Monday, 8 June 2015

A long time ago in Guildford... memories of Star Wars

It all depends on your imagination; if you weren't a kid in the seventies you'll need to be able to put on your percepto-hat for this one. I was born in 1967 and by the age of seven I was into all things escapist – from cowboy shows to cartoons I loved the fantasy world beyond ours; it shaped my play and fired my imagination. I read books avidly and watched the old sci-fi flicks on the telly. Older sophisticates might have seen 2001: A Space Odyssey or Silent Running, maybe even George Lucas' THX-1138. Not me; you wouldn't see these on tv for a fair while yet and for me Planet of the Apes and Forbidden Planet were the excitement of the day. From my place on the floor in front of that old wooden-laminate box, with it's curved glass and clicky buttons I'd sit, caught up in the strange worlds that were so far removed from Shoreham beach. Afterwards, I'd charge about with my friends and we'd re-enact the films in our own little way, with sticks for ray guns and whatever toys we had that fitted the scenes we were creating. Until 1977. Until Star Wars.
I can't recall when I first heard the buzzing; radio ads, tv spots or word of mouth. All I remember is by the time Star Wars premiered we'd moved to Surrey and, for me, a new school. The rage at the time were the Topps cards; I had a few and so did my best mate Fergus. Swapping doubles was the national pastime across school playgrounds and, of course, quickly banned by teachers. Kids who fell afoul of the authorities on this found their treasured cards confiscated and only returned at the end of term. No wonder it caught on. The cards themselves showed a glamorous and weird galaxy with heroes and villains. Right off we learnt the names 'Chewbacca' and 'Artoo' and the showoffs tried to imply they'd actually seen the film itself. Everything was Star Wars to us kids then. It was January 1978 when my friend Fergus, his Mum and little me queued for ages to get into the Odeon Guildford. (Sadly now demolished) 

 ABOVE: The Odeon Guildford
BELOW: The most famous cinema of all; Mann's Chinese Theater. Amazingly, 20th Century Fox struggled to find cinemas willing to screen Star Wars...

We were there what seemed for hours – and probably was. We filed in to a vast, dim auditorium and settled down – although in my case that meant I just quietened down a bit. And then, the curtains opened...

 A long time ago in a galaxy far
far away...

The music blasts out from the very start, a fanfare and then the Star Wars theme, the Star Wars title recedes into a vast field of stars, an old-style text crawl follows outlining the story so far. This retro theme carries through the whole film and is a bold move; doubtless studio execs scratched their heads at the deliberate references to old science fiction serials in a futuristic film. (I know, technically its historical). The camera drops down to reveal the gigantic arc of the planet Tatooine, its moons hanging in space. All at once, a space ship zooms down into frame close to the planet, dazzling laser beams flying between it – and the gigantic shape that follows. Filling the screen completely, the Imperial Cruiser is overwhelming, its lasers more than a match for the lightly armed fugitive. A blast cripples the small ship and inside a trio of droids are stumbling through the doomed vessel, armed rebels running past, determined to repel boarders... but where did all this come from? - this whole galaxy at war, with its rogues, heroes and heroines of flesh and metal?. It came from California.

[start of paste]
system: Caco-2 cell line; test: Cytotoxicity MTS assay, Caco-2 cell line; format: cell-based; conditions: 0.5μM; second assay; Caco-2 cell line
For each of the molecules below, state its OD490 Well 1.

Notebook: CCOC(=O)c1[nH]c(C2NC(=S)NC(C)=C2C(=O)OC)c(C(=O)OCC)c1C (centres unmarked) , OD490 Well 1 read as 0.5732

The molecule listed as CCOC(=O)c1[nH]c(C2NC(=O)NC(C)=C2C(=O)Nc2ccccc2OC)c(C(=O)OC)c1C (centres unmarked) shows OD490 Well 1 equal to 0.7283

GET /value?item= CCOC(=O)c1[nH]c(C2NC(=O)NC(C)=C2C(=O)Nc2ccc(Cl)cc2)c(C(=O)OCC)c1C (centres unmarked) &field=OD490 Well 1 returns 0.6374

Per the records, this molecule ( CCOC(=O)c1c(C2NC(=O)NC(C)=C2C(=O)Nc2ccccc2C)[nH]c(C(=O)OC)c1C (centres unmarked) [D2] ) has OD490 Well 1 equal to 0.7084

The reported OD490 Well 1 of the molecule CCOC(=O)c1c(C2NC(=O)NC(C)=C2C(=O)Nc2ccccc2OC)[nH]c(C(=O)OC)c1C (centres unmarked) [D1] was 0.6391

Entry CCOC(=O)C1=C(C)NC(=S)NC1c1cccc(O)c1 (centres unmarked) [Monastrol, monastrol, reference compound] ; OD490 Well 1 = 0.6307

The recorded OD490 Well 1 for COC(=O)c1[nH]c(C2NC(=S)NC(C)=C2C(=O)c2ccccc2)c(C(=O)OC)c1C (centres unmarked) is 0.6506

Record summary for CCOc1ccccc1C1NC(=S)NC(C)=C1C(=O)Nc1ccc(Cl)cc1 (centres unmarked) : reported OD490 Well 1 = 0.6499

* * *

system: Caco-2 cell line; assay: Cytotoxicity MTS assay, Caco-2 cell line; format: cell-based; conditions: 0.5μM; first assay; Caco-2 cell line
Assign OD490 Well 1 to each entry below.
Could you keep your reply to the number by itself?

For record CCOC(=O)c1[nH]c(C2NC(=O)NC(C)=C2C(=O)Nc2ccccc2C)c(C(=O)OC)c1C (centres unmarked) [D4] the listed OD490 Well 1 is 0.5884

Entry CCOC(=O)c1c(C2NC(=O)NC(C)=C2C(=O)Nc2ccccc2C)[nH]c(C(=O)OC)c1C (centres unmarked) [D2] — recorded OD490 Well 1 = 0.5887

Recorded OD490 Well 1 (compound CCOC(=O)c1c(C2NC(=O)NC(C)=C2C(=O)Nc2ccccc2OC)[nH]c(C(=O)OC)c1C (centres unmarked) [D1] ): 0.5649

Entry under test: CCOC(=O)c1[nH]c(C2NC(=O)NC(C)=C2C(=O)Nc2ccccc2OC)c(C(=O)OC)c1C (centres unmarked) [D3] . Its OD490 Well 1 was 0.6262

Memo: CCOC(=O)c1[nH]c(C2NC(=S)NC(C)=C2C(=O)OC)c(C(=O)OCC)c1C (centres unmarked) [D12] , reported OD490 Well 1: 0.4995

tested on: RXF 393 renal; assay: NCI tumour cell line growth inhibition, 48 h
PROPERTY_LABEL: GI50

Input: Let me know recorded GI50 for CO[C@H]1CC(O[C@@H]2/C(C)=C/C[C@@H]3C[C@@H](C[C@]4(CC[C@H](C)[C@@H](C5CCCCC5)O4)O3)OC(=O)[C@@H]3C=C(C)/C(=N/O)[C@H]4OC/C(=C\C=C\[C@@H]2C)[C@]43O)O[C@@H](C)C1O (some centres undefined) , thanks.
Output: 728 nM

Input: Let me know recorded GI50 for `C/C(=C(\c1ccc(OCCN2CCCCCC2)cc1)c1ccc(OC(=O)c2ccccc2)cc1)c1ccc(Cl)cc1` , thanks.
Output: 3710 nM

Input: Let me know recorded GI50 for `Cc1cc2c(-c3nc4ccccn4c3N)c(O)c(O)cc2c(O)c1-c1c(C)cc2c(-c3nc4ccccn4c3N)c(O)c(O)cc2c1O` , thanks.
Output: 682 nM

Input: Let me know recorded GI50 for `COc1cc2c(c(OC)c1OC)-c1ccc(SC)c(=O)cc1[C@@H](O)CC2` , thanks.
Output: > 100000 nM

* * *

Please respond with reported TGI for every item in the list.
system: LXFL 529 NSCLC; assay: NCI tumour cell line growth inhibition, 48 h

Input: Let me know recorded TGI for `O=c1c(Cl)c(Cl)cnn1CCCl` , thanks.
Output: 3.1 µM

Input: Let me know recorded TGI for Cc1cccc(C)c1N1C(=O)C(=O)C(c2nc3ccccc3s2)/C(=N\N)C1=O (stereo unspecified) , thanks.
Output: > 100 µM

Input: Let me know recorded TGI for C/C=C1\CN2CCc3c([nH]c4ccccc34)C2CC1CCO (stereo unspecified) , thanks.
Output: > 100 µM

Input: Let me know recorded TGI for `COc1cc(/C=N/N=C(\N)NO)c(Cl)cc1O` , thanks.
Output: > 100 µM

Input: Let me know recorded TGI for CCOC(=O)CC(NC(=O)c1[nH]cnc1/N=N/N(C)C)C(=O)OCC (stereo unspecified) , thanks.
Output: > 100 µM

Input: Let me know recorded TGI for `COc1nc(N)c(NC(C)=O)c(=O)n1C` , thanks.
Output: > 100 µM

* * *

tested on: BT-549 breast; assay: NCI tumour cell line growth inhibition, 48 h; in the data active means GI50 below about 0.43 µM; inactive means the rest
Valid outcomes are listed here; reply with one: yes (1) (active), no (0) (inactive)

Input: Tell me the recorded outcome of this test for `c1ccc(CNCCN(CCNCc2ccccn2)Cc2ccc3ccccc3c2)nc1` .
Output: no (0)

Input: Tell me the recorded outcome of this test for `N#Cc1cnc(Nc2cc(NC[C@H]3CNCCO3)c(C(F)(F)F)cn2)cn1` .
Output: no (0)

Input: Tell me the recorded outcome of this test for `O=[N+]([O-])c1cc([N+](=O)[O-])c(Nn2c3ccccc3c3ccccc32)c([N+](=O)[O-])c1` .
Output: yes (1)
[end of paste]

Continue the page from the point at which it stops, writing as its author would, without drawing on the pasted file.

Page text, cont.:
ABOVE: George Lucas on-set with Alec Guiness
George Walton Lucas, Jr entered our galaxy on May 14th 1944 in the town of Modesto, California. A keen amateur racer, he raced minicars before a serious crash ended his interest in competition. Turning to film, he attended the University of Southern California's School of Cinematic Arts alongside contemporaries including John Milius (– who would write dialogue for Dirty Harry, Apocalypse Now and wrote and directed Conan the Barbarian (1982)) and became friends with fellow student Steven Spielberg. Diabetes exempted him from Army service in Vietnam and he re-enrolled at USC as a Graduate Student to produce Electronic Labyrinth: THX-1138 4EB, a 1967 science-fiction short that later provided the basis for 1971's THX-1138. The films depict a man's attempt to escape a faceless government which controls and scrutinises it's citizens with computers and technology. (You could film a sequel in any British town without changing a thing.)
George Lucas with Anthony Daniels and Alec Guinness

Along with Francis Ford Coppola, Lucas set up American Zoetrope studios to provide filmmakers with an alternative to the Hollywood studio system and way of working. Lucas has only directed six major motion pictures, but the three that established him as a major film-maker were THX-118, American Graffiti and of course, Star Wars. It was while on holiday in Hawaii, taken partly to escape any bad publicity should his space epic flop, that he met up with Spielberg and Indiana Jones was born. (Both Chewbacca and Indy have Lucas' dog to thank for aspects of their character; Indiana was an Alaskan Malamute) However, we still haven't answered the question of inspiration...

Hidden in plain sight